> (define-syntax (match-for stx) That's nice.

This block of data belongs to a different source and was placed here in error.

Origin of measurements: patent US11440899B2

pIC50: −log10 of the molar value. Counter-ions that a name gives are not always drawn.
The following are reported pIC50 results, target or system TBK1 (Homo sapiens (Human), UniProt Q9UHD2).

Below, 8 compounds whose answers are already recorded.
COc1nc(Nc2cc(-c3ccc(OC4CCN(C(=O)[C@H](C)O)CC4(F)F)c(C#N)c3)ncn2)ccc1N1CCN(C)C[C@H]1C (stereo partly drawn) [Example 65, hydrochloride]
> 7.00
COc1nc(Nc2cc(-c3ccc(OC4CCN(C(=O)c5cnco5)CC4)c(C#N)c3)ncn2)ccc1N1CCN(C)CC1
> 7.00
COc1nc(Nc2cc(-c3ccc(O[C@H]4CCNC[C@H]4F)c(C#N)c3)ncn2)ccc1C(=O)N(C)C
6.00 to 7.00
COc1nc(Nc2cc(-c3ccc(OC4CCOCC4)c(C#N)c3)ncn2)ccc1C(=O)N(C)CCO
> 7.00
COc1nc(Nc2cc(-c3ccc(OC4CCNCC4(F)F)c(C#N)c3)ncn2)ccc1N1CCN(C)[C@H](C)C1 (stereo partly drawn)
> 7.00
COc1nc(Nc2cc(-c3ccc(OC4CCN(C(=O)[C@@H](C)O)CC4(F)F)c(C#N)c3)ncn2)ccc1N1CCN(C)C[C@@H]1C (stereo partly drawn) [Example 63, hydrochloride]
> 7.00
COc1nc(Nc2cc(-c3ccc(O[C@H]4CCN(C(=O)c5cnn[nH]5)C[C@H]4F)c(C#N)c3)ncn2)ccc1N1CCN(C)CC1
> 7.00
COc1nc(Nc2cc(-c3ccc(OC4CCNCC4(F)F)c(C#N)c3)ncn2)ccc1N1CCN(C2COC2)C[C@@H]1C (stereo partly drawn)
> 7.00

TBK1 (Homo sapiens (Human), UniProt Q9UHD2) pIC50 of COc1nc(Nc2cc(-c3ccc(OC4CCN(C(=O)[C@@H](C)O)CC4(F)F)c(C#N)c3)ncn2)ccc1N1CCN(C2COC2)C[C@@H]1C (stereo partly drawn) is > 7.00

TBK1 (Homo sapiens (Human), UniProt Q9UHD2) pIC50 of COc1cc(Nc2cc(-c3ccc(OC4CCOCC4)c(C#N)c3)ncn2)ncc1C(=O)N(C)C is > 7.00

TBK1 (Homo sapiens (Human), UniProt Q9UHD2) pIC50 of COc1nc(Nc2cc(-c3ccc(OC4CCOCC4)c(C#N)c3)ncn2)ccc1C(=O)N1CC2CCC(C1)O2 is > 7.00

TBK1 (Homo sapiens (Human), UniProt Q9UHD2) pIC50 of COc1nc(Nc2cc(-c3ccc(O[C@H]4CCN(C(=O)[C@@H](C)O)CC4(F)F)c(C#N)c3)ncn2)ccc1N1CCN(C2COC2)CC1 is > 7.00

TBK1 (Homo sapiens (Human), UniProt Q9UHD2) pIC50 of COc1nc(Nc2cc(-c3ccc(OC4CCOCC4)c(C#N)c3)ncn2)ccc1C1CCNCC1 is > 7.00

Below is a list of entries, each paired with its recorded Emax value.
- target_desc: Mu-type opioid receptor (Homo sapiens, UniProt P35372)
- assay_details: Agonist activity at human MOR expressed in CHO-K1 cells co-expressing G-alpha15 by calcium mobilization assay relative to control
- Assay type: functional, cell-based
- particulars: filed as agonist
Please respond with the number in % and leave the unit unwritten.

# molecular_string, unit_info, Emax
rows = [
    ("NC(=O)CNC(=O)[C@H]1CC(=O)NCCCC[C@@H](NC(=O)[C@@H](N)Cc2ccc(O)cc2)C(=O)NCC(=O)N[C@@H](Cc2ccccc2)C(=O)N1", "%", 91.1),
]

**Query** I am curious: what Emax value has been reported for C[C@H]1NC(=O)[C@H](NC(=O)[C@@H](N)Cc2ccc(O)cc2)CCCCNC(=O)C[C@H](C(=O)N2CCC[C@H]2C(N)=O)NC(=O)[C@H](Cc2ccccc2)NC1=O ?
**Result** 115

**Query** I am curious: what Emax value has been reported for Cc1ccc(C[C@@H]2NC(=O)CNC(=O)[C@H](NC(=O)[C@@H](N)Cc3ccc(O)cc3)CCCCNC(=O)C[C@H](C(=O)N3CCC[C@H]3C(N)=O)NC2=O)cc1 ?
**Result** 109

Sometimes I wish I could do the general thing -- use `match` patterns in the binding clauses for any `for`-family form. I often do something like this: (define xs (list (cons 1 2) (cons 3 4))) (for ([x (in-list xs)]) (match-define (cons a b) x) (use a b)) Instead it would be nice to write: (for ([(match-define (cons a b)) (in-list xs)]) (use a b)) Or even just: (for ([(cons a b c) (in-list xs)]) (use a b)) In the grammar, `id` becomes `id-or-match-pattern`. On the other hand, this would only really help in simple `match-define` destructuring -- as opposed to using `match` to handle variations in the data. And although I do the former a lot, I do the latter even more. -- You received this message because you are subscribed to the Google Groups "Racket Users" group. To unsubscribe from this group and stop receiving emails from it, send an email to racket-users+unsubscr...@googlegroups.com. For more options, visit https://groups.google.com/d/optout.